• The 11-month-old girl developed a fever and suffered seizures
  • She was intubated and admitted to a pediatric intensive care unit following a COVID-19 diagnosis
  • The baby was one of the 13 people who died of COVID-19 Sunday

An 11-month-old baby in Hong Kong has died of COVID-19 complications as the country continues to battle an overwhelming surge of new infections.

The baby girl, whose identity was not made public, tested positive for COVID-19 in a rapid test. She developed a fever and suffered seizures on Feb. 19, prompting her family, who were also positive for COVID-19, to bring her to the emergency department of the Tseung Kwan O Hospital.

Doctors at the hospital intubated the baby and transferred her to the pediatric intensive care unit at Queen Elizabeth Hospital. Her condition worsened and she suffered a cardiac arrest around Saturday noon. She was resuscitated but eventually died Sunday evening.

The 11-month-old baby girl is currently the youngest person to have died of COVID-19 in the city. She was also one of the 13 people who died of the novel coronavirus over the past day, according to The Standard.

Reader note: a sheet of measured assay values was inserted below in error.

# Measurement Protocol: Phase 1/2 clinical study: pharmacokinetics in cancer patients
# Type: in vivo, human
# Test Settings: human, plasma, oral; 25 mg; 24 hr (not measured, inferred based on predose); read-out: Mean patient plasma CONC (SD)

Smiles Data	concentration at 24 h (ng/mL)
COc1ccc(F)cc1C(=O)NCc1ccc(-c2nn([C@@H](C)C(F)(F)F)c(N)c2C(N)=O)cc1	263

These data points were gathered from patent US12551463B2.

As of Sunday, Hong Kong recorded a total of 52,830 COVID-19 infections and 305 deaths. Cases reported since late December accounted for over 70% of all cases recorded over the last two years.

Many are urging private hospitals to charge less for COVID-19 testing, which costs more than HK$2000 (US$250). Tim Pang Hung-Cheong, the spokesman for the Patients’ Rights Association, is also urging the government to give allowances for the country’s residents to get tested for COVID-19 at private hospitals.

“I can understand that running a private hospital is kind of a business. Maybe the government can subsidize the general public for some service there or the private hospitals can forgo some fees as a way of assuming social responsibility during this difficult time,” he told the South China Morning Post.

As a response to the overwhelming number of COVID-19 cases in hospitals across the city, the government has announced plans to hire construction crews from mainland China to build isolation units equipped with 10,000 beds to meet the rising demand.

Mainland Chinese crews are known for being able to build facilities in a short time. In early 2020, they were able to build two facilities with a total of 2,500 beds amid the outbreak of coronavirus cases in Wuhan.

The government would also use hotel rooms, sports facilities and select public housing units as temporary COVID-19 wards.

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Representation. A baby. Pixabay